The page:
Should I wake up to pump if baby sleeps longer at night?

💤 Prolactin, the major milk making hormone, is rises when we sleep, so it is naturally higher at night. Prolactin rises about 90 minutes after sleep begins and peaks around 4-5 hours later and stays high for about 2 hours after waking up. This helps you make more milk throughout the rest of the day

🛌 For most, milk removal in the middle of the night is essential for maintaining milk supply. If your exclusively breastfed baby under 12 months is waking at night, most likely they want to feed. If your baby is naturally sleeping longer on their own (with no sleep training or sleep devices to help baby sleep longer), they are telling you they are getting enough milk from you at other times to not need milk at night for growth.

Breast storage capacity has a LOT to do with whether or not you need to wake up to pump. If you have a large breast storage capacity you may be able to go longer between pump or feedings without dropping supply or feeling uncomfortable. You may be able to get a 4, 5, or even 6 hour stretch of sleep and not see your supply drop. Baby also has more milk available at other feedings and may take very large, less often feedings.

Those with low supply, small breast storage capacity, or baby struggling to feed efficiently may need to take advantage of higher night time prolactin levels made during REM. Even if you feel like you have a healthy supply in the first 4-6 weeks, a sudden drop in supply can happen if insufficient milk removals start too early into your breastfeeding journey when supply regulates around 3 months.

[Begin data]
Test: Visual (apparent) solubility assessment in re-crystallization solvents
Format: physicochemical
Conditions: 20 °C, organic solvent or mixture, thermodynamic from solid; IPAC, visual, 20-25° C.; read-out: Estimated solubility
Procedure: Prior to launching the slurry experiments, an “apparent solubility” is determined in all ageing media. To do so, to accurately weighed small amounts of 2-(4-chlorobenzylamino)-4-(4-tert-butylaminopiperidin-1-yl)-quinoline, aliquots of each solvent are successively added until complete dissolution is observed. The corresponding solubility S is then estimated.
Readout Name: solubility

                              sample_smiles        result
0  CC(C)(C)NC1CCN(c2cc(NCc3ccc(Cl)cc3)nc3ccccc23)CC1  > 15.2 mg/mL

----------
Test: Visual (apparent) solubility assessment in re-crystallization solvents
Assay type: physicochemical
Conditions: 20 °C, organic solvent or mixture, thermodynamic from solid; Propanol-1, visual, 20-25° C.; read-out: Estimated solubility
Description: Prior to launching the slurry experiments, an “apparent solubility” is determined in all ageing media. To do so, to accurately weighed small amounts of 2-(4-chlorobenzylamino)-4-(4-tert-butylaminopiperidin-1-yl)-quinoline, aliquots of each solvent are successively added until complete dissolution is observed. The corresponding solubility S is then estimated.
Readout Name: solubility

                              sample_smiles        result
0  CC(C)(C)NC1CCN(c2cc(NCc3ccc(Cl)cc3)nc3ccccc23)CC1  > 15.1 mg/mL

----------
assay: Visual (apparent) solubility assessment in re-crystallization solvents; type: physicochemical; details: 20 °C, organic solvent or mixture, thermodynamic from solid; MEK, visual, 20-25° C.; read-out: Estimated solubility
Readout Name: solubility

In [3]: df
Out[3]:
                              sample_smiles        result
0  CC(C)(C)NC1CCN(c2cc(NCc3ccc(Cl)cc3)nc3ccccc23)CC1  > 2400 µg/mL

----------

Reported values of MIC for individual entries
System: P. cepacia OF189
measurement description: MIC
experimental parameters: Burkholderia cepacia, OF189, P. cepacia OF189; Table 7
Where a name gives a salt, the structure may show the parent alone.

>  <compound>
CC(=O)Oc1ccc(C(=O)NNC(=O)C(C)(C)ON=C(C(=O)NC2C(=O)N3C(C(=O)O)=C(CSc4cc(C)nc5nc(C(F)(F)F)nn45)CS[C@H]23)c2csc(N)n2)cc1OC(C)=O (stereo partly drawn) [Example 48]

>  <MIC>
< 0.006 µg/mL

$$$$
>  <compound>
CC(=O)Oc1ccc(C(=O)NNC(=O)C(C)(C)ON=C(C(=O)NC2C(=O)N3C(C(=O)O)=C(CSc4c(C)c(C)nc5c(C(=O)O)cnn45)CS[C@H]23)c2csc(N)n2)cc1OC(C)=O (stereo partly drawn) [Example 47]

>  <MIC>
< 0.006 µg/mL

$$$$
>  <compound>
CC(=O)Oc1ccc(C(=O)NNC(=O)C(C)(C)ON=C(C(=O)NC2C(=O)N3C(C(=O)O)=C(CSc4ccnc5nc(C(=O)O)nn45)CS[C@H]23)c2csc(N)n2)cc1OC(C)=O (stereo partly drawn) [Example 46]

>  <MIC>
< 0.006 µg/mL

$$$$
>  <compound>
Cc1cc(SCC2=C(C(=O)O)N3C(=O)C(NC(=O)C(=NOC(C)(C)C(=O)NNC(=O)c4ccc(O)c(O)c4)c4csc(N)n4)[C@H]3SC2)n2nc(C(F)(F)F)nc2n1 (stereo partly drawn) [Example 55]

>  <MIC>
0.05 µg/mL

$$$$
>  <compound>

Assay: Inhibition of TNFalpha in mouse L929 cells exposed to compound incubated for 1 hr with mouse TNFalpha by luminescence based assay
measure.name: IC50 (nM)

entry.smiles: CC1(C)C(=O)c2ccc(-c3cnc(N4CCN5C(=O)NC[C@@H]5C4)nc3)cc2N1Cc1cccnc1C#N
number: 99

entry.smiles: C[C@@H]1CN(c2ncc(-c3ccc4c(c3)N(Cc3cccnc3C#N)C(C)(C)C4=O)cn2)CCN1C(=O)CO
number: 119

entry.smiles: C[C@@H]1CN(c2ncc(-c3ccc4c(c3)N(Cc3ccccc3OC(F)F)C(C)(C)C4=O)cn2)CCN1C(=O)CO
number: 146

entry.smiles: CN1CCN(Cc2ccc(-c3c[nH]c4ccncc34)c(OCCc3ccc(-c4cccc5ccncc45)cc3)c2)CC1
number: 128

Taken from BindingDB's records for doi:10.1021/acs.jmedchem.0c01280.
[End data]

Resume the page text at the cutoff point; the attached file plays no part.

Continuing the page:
If you’re not sure what your storage capacity is, if baby is sleeping longer and you’re waking up engorged, or you’re waking up and pumping and then baby wants to feed and you have now pumped that milk, there are Lots of options:


✏️ Dream feed. If you’re waking up engorged and baby is still sleeping, some times you can sneak in a dream feed to relieve the breast and help baby sleep even longer. Bring sleeping baby to the breast to root and usually they will latch and feed while still sleeping. Lay them back down when you’re done. Don’t burp or change diapers as this will wake them up.
✏️ Pump 30-45 minutes after your last breastfeeding ends when you anticipate baby to take a longer sleep stretch. This will help you go a little longer before the next feeding without getting as engorged, seeing as drastic a supply dio, or pumping too close to the next feeding.
✏️ Pump when you feel uncomfortable but only pump enough to feel comfortable and not to empty the breast. If baby wakes up, you can always offer the breast and top off with what you pumped if they’re still hungry
✏️ Do nothing. If your baby is naturally sleeping longer at night on their own with no sleep training, your body will naturally regulate your supply.
✏️ If you are sleep training baby or using something like the Snoo to help baby sleep longer, you may need to still get up every few hours over night to maintain your milk supply.